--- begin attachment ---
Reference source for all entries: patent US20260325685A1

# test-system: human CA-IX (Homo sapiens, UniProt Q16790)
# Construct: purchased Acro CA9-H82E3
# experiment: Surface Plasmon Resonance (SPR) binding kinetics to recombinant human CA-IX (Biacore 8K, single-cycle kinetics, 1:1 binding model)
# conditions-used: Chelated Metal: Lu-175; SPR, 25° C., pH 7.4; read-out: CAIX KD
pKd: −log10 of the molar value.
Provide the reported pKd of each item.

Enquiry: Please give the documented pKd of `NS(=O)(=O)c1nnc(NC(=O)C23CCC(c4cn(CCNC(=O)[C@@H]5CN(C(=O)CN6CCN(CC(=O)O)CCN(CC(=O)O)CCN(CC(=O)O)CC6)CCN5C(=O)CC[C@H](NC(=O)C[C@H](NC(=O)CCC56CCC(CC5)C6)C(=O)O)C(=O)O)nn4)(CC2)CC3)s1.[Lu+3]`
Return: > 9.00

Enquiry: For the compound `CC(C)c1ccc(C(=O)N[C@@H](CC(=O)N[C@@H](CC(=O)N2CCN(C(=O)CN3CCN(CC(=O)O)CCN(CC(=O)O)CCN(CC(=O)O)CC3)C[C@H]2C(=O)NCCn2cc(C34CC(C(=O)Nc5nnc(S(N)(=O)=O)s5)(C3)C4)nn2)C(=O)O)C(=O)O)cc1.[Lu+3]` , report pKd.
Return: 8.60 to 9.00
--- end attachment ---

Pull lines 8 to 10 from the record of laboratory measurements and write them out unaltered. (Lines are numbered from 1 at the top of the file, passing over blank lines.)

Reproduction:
Enquiry: Please give the documented pKd of `NS(=O)(=O)c1nnc(NC(=O)C23CCC(c4cn(CCNC(=O)[C@@H]5CN(C(=O)CN6CCN(CC(=O)O)CCN(CC(=O)O)CCN(CC(=O)O)CC6)CCN5C(=O)CC[C@H](NC(=O)C[C@H](NC(=O)CCC56CCC(CC5)C6)C(=O)O)C(=O)O)nn4)(CC2)CC3)s1.[Lu+3]`
Return: > 9.00

Enquiry: For the compound `CC(C)c1ccc(C(=O)N[C@@H](CC(=O)N[C@@H](CC(=O)N2CCN(C(=O)CN3CCN(CC(=O)O)CCN(CC(=O)O)CCN(CC(=O)O)CC3)C[C@H]2C(=O)NCCn2cc(C34CC(C(=O)Nc5nnc(S(N)(=O)=O)s5)(C3)C4)nn2)C(=O)O)C(=O)O)cc1.[Lu+3]` , report pKd.